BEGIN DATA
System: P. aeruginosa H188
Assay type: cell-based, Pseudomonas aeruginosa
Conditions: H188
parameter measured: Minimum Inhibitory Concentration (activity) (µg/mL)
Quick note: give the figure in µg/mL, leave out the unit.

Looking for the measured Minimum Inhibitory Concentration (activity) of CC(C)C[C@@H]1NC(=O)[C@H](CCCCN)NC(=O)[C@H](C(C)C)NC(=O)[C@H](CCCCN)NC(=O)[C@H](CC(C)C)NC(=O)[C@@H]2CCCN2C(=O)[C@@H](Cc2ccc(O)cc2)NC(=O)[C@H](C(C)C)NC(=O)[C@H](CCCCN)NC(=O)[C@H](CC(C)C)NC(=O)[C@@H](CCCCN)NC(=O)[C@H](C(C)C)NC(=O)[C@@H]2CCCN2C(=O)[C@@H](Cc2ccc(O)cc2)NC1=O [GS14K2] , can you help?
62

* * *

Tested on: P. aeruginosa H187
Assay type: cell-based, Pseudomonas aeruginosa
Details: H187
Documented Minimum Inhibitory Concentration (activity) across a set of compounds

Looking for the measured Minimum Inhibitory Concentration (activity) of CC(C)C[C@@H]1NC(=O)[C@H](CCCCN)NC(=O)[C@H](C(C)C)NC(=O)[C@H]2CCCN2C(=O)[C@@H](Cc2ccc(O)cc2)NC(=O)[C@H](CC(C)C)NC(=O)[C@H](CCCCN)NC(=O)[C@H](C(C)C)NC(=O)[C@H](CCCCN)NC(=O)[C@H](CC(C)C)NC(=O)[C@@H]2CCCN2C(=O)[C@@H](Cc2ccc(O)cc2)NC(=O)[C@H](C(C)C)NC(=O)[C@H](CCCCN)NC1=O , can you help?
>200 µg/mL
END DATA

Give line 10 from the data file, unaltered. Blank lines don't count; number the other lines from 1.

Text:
Assay type: cell-based, Pseudomonas aeruginosa